400 Miles: Nasty, Filthy Rocks. We Hates Them.
2016 Flip Flop: SNP to ME/SNP to GA
The second half of Pennsylvania’s 229 Appalachian trail miles is making me feel decidedly Gollumish—or worse—like a sullen teenager. I have found myself dragging my feet while daydreaming about all the mean things I could say about this section since Duncannon. Things like “The road to hell is paved with Pennsylvanian rocks.” or “So help me, if I twist an ankle or hurt myself in any way, I’ll never forgive you Pennsylvania!” And no, it wasn’t funny, Mr. Trail Maintainer, when you joked about the year the club installed these rocks.
One season, contestants of the reality TV show, The Amazing Race, were forced to endure a painful Chinese foot massage during a “road block.” It’s the kind of therapeutic treatment that makes you writhe and scream, but afterwards your feet supposedly feel better. I’m pretty sure the experience of hiking in the north half of Pennsylvania is worse. Far worse.
Earlier, a well-traveled NOBO had showed me how to rock hop over larger boulder fields in order to avoid foot fatigue and make better time traversing these sections. Those
nasty, filthy, whoops, I mean fleet-footed NOBOs. They are flitting, flying and hippety-hopping their way across Rocksylvannia. The trick, it seems, is to read a pattern among the larger, taller and most solid-looking rocks that keeps you high and off the ground, a reverse sort of whitewater navigation. It’s faster and less physically exhausting than picking your way through the rocks with careful and deliberate foot placements. On the other hand, it mentally demands careful attention and is unsafe when the rocks are wet.
Most sections of the trail, however, are comprised of rocks ranging in size from a russet potato to Paris Hilton’s dog tote. And when present, they often occupy 75% of the trail’s surface. You can’t do any meaningful rock hopping on bits this small. Another hiker speculated that the only reason why the trail follows these craggy ridge lines is because no one else can use this land in any other way.
Oh, Pennsylvania. All I know of ye is geology. The Pinnacle. The Pulpit. Knife Edge. Bake Oven Knob. Wolf Rocks. These are words that can instill fear your heart, if not your feet. Sharp apexes. Sheer drop offs. Copperhead habitats.
I reached Port Clinton on a day that reached 85 degrees. The next day, with my newly resupplied food bag, I hiked up out of town and into temperatures in the 90s.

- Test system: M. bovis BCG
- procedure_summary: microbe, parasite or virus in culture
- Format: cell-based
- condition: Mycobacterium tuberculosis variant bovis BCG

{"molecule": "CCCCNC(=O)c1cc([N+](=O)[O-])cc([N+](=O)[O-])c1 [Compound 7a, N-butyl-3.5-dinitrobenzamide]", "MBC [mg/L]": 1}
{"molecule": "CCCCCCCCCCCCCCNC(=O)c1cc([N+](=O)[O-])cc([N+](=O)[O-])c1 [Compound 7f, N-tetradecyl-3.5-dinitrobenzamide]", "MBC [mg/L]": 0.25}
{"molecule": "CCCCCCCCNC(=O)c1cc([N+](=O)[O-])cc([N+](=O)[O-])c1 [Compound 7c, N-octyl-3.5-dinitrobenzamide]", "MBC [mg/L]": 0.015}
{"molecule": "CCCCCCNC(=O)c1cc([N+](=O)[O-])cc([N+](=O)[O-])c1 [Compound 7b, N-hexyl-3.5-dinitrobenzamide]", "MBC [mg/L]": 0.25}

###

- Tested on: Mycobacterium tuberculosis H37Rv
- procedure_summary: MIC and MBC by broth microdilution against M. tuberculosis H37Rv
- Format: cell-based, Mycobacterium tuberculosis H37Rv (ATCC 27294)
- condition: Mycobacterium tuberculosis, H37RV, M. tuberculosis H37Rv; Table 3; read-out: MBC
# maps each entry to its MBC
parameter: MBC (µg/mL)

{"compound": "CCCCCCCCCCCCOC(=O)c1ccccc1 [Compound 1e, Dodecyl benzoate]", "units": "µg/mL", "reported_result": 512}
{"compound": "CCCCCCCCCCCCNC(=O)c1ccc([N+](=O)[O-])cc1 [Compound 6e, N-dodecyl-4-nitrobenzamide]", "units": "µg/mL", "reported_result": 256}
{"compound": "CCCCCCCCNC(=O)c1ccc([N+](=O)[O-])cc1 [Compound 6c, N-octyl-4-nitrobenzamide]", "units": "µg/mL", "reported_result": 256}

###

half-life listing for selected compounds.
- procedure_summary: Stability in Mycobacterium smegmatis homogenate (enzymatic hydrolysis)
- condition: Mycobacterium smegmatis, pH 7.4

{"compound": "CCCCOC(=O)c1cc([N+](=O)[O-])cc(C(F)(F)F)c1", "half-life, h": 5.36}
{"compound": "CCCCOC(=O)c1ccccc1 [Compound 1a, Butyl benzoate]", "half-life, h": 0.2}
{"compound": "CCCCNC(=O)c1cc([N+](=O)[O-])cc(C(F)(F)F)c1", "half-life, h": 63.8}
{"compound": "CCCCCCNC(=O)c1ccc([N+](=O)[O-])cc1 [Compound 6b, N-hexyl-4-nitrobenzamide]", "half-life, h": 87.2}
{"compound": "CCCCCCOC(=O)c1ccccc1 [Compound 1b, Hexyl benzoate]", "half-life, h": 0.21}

I was no longer having fun. Pennsylvania is to Flip Floppers as Virginia is to NOBOs. The initial excitement of trail life, the honeymoon, is over. Whereas NOBOs have a never-ending state to mentally and physically get through, Flip Floppers are being mentally and physically challenged by the never-ending rocky trail.
I hadn’t planned on it, but I ended up taking a zero on another 90 degree spring day, only 15 miles out from Port Clinton, PA at Common Ground Farm and Retreat Center. A few weeks ago, a 20-year-old hiker told me that she’s cried at least five times since she’s been in the trail and I thought to myself, well yeah, you’re only 20. After a day of downing 3.5 liters of water and feeling like my left foot had been impaled by a railroad spike, I almost cried when I saw this place. I needed to stay longer than one night. It’s not the cheapest place to be found on the trail, but it was exactly what I needed when I needed it.
I’m not sure if was due to the power of a zero day or the slack-packing day I took the day after that or that the Rocksylvannia foot massage is becoming therapeutic, but the last three days hiking out of Pennsylvania hasn’t seemed quite so bad. Yeah there are rocks, but not every mile (and never have been). And wouldn’t you know it, once I look up, there are farms nestled in the valleys below, birds riding the thermals and all sorts of flora and fauna.
I’ve made it to Delaware Water Gap without injury ready to tackle the next hundred miles. Rumor has it that the New Jersey and New York clubs might have installed a few rocks within their trail sections too.
Note: I am keeping a daily blog chronicling my progress in between these mileposts. See my AppTrials bio page and click on the home icon link to follow me.
This website contains affiliate links, which means The Trek may receive a percentage of any product or service you purchase using the links in the articles or advertisements. The buyer pays the same price as they would otherwise, and your purchase helps to support The Trek's ongoing goal to serve you quality backpacking advice and information. Thanks for your support!
To learn more, please visit the About This Site page.